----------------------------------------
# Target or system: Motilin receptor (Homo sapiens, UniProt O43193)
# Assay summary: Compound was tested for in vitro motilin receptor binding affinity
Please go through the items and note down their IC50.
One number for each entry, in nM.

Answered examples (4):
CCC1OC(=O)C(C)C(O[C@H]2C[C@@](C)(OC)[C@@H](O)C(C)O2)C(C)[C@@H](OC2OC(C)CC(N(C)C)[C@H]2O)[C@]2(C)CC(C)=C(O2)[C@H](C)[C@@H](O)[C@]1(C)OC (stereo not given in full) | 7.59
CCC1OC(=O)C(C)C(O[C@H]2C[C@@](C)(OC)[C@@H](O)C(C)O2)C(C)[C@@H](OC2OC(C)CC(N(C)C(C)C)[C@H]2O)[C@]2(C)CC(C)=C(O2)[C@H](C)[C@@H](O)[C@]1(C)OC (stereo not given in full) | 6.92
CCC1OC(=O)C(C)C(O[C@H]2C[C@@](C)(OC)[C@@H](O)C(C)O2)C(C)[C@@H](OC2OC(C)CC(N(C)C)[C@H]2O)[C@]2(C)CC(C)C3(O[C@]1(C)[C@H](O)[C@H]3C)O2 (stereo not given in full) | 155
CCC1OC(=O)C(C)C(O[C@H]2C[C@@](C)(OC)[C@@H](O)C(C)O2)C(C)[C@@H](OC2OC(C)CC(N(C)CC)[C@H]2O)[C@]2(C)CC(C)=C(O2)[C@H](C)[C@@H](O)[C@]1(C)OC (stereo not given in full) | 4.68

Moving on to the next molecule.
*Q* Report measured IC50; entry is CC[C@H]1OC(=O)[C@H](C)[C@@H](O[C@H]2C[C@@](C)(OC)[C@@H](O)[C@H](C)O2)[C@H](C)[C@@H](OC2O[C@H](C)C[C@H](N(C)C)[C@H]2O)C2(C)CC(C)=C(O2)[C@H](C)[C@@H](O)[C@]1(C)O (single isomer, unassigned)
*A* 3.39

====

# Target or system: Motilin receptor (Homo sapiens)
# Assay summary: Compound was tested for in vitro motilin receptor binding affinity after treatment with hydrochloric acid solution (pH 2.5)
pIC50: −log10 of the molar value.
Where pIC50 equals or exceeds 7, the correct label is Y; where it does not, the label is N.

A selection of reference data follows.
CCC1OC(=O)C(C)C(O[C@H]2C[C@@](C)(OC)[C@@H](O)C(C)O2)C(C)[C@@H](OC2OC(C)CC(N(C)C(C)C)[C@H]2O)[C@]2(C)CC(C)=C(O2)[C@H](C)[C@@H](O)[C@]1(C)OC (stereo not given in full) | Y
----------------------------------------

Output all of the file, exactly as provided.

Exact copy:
# Target or system: Motilin receptor (Homo sapiens, UniProt O43193)
# Assay summary: Compound was tested for in vitro motilin receptor binding affinity
Please go through the items and note down their IC50.
One number for each entry, in nM.

Answered examples (4):
CCC1OC(=O)C(C)C(O[C@H]2C[C@@](C)(OC)[C@@H](O)C(C)O2)C(C)[C@@H](OC2OC(C)CC(N(C)C)[C@H]2O)[C@]2(C)CC(C)=C(O2)[C@H](C)[C@@H](O)[C@]1(C)OC (stereo not given in full) | 7.59
CCC1OC(=O)C(C)C(O[C@H]2C[C@@](C)(OC)[C@@H](O)C(C)O2)C(C)[C@@H](OC2OC(C)CC(N(C)C(C)C)[C@H]2O)[C@]2(C)CC(C)=C(O2)[C@H](C)[C@@H](O)[C@]1(C)OC (stereo not given in full) | 6.92
CCC1OC(=O)C(C)C(O[C@H]2C[C@@](C)(OC)[C@@H](O)C(C)O2)C(C)[C@@H](OC2OC(C)CC(N(C)C)[C@H]2O)[C@]2(C)CC(C)C3(O[C@]1(C)[C@H](O)[C@H]3C)O2 (stereo not given in full) | 155
CCC1OC(=O)C(C)C(O[C@H]2C[C@@](C)(OC)[C@@H](O)C(C)O2)C(C)[C@@H](OC2OC(C)CC(N(C)CC)[C@H]2O)[C@]2(C)CC(C)=C(O2)[C@H](C)[C@@H](O)[C@]1(C)OC (stereo not given in full) | 4.68

Moving on to the next molecule.
*Q* Report measured IC50; entry is CC[C@H]1OC(=O)[C@H](C)[C@@H](O[C@H]2C[C@@](C)(OC)[C@@H](O)[C@H](C)O2)[C@H](C)[C@@H](OC2O[C@H](C)C[C@H](N(C)C)[C@H]2O)C2(C)CC(C)=C(O2)[C@H](C)[C@@H](O)[C@]1(C)O (single isomer, unassigned)
*A* 3.39

====

# Target or system: Motilin receptor (Homo sapiens)
# Assay summary: Compound was tested for in vitro motilin receptor binding affinity after treatment with hydrochloric acid solution (pH 2.5)
pIC50: −log10 of the molar value.
Where pIC50 equals or exceeds 7, the correct label is Y; where it does not, the label is N.

A selection of reference data follows.
CCC1OC(=O)C(C)C(O[C@H]2C[C@@](C)(OC)[C@@H](O)C(C)O2)C(C)[C@@H](OC2OC(C)CC(N(C)C(C)C)[C@H]2O)[C@]2(C)CC(C)=C(O2)[C@H](C)[C@@H](O)[C@]1(C)OC (stereo not given in full) | Y